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This week we were grubbing around in the compost heap when we found this. We were quite excited.

green june beetle grub

It's about the size of my thumb. I can tell it is a beetle larva from the fact it has a hard head capsule (dark brown) and six distinct legs right behind its head. Those small brown circles on its sides are the opening of the airways it uses to breathe. Those are called trachea.

green june beetle grub

I knew what kind of beetle it was when it flipped onto its back and began crawling along upside down. My son said this was “Freaky!” (I think that is tween-speak for “Really cool!”) You can see the legs better. It also has bristly brown hairs. It quickly crawled off, upside down.

green june beetle grub

This interesting critter is a green June beetle grub, Cotinus mutabilis. They are a type of scarab beetle. The larvae (grubs) feed on compost and help with decomposition. They are up to two inches long when mature. Next Spring it will pupate in the soil and emerge as an adult.

The adults have beautiful metallic green wings with brownish-gold at the margins. They congregate in large numbers to feed on various types of soft fruit, which gives them their other common name, figeater beetle. Their normal food in Arizona is prickly pear or saguaro cactus fruit. They also visit our desert willow flowers for nectar.

I only have a photo of a preserved specimen. Don't worry, all of our preserved bugs died of natural causes.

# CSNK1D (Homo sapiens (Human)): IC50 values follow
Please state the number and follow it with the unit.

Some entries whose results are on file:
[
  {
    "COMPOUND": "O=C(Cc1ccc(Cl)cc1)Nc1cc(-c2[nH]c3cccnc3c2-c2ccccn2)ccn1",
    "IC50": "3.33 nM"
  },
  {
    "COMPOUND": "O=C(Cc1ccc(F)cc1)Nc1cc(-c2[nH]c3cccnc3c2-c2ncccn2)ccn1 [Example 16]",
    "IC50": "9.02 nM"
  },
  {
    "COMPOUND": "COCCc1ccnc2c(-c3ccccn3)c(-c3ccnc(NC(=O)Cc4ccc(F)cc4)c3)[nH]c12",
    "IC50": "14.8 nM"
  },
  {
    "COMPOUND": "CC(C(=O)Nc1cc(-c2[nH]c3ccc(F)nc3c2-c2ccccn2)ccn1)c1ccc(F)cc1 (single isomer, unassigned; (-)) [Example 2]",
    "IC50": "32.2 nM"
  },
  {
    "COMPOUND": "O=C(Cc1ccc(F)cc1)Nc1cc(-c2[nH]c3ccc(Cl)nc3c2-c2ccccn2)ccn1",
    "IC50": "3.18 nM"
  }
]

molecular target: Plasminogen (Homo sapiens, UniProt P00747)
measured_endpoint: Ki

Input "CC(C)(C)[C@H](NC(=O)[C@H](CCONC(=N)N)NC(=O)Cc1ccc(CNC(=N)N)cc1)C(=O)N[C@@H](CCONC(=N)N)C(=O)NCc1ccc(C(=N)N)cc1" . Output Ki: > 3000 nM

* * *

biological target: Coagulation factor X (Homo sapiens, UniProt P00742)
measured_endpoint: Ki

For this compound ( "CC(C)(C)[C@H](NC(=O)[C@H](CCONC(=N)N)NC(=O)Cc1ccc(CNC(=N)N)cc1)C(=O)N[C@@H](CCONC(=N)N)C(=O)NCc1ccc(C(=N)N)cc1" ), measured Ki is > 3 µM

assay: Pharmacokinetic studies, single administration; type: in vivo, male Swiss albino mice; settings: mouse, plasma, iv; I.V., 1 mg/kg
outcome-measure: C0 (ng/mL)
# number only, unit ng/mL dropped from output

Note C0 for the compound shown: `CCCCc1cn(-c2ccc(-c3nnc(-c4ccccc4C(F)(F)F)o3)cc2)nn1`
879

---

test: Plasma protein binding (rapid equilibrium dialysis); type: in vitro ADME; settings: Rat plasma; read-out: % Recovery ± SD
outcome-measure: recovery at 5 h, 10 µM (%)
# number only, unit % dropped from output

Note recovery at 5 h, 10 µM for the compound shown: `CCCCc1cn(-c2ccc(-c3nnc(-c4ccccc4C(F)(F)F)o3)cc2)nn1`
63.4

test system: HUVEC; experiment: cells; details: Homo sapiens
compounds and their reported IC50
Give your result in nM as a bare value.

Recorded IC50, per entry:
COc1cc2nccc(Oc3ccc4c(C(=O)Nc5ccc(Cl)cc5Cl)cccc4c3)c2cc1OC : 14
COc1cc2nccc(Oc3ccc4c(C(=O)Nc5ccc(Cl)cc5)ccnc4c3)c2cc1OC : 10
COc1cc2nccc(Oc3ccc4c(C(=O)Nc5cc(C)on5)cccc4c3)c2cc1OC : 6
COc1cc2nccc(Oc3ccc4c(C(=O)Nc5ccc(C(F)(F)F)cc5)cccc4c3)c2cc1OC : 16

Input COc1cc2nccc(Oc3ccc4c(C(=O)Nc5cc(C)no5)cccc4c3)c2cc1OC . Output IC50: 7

green june beetle

The adults are even shinier when they are alive. Isn't it interesting such a "freaky" larva can turn into such a spectacular adult? Talk about the ugly duckling...

By the way, if this grub hadn't scooted away so quickly, it would probably have been bird food. Grackles love them.


The bug of the week is a tiny beauty with an attitude. When I first spotted this bug I thought she might be an ant.

bethylidae wasp

But then I looked again. This insect was just not acting like an ant.  She was climbing around on a plant like she was searching for prey, more like a wasp.

bethylidae wasp bethylidae wasp

She doesn’t look quite like an ant either. Her antennae are not elbowed like an ant’s would be. Bug Guide has some pictures of bethylid wasps that look fairly similar to this one, although I couldn’t find an exact match.

Edit: I guess first impressions were best. Seems this is a Pseudomyrmex ant. Check this photograph of Pseudomyrmex pallidus. Thanks to Cameron for straightening me out.

Bethylid wasps are parasites* of caterpillars and beetles larvae. Even the small ones like this have a potent sting. They use their stingers to immobilize the host larva, and then lay their eggs on it. The wasp larvae that hatch from the eggs use the caterpillar or beetle grub for food. Because the hosts are often pests of crops, these bethylid wasps are considered to be beneficial insects. Just leave them alone if you are lucky enough to see one.

*A parasite uses one host that is bigger than itself for food. A predator catches and eats many smaller prey items for food.


We were doing a bit of yard work when we came across this leaf-footed bug. These insects get their name from the leaf-like flanges on their hind legs.

leaf-footed bug

Note the light-colored zig-zag marking across the middle of its back.

Leaf-footed bugs have sucking mouthparts and sometimes feed of fruit such as cactus fruit, oranges or peaches. Although we do have citrus, I think this one is a visitor from our neighbors’ yard. Our neighbors have a pomegranate bush. Pomegranates are one of the leaf-footed bugs' favorite foods.

Like many of their relatives, these true bugs can give off an odor when handled.